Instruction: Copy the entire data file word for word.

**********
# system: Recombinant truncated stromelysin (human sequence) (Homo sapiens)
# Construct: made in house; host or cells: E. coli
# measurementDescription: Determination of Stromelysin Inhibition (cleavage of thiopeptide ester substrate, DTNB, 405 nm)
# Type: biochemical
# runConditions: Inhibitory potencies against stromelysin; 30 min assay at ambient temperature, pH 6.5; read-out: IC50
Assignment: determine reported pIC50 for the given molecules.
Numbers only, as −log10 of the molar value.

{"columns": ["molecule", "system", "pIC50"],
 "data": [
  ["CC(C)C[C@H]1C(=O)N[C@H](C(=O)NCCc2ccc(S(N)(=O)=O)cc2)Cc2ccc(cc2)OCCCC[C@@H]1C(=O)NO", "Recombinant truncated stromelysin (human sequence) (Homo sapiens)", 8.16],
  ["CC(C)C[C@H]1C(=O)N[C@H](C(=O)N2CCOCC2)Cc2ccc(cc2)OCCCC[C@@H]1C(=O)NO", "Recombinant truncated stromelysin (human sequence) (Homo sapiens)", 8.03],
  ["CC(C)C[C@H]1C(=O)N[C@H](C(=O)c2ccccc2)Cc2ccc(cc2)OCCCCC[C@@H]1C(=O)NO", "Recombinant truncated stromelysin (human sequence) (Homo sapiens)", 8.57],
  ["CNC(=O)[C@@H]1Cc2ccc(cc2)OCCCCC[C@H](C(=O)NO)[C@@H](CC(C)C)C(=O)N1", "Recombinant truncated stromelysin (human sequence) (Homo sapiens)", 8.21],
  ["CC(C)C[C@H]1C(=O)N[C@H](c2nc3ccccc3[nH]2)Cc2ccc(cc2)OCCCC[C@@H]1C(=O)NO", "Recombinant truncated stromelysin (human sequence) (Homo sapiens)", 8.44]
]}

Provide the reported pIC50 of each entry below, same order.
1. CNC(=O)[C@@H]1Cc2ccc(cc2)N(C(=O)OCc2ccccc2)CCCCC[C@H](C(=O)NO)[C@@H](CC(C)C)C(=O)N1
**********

# system: Recombinant truncated stromelysin (human sequence) (Homo sapiens)
# Construct: made in house; host or cells: E. coli
# measurementDescription: Determination of Stromelysin Inhibition (cleavage of thiopeptide ester substrate, DTNB, 405 nm)
# Type: biochemical
# runConditions: Inhibitory potencies against stromelysin; 30 min assay at ambient temperature, pH 6.5; read-out: IC50
Assignment: determine reported pIC50 for the given molecules.
Numbers only, as −log10 of the molar value.

{"columns": ["molecule", "system", "pIC50"],
 "data": [
  ["CC(C)C[C@H]1C(=O)N[C@H](C(=O)NCCc2ccc(S(N)(=O)=O)cc2)Cc2ccc(cc2)OCCCC[C@@H]1C(=O)NO", "Recombinant truncated stromelysin (human sequence) (Homo sapiens)", 8.16],
  ["CC(C)C[C@H]1C(=O)N[C@H](C(=O)N2CCOCC2)Cc2ccc(cc2)OCCCC[C@@H]1C(=O)NO", "Recombinant truncated stromelysin (human sequence) (Homo sapiens)", 8.03],
  ["CC(C)C[C@H]1C(=O)N[C@H](C(=O)c2ccccc2)Cc2ccc(cc2)OCCCCC[C@@H]1C(=O)NO", "Recombinant truncated stromelysin (human sequence) (Homo sapiens)", 8.57],
  ["CNC(=O)[C@@H]1Cc2ccc(cc2)OCCCCC[C@H](C(=O)NO)[C@@H](CC(C)C)C(=O)N1", "Recombinant truncated stromelysin (human sequence) (Homo sapiens)", 8.21],
  ["CC(C)C[C@H]1C(=O)N[C@H](c2nc3ccccc3[nH]2)Cc2ccc(cc2)OCCCC[C@@H]1C(=O)NO", "Recombinant truncated stromelysin (human sequence) (Homo sapiens)", 8.44]
]}

Provide the reported pIC50 of each entry below, same order.
1. CNC(=O)[C@@H]1Cc2ccc(cc2)N(C(=O)OCc2ccccc2)CCCCC[C@H](C(=O)NO)[C@@H](CC(C)C)C(=O)N1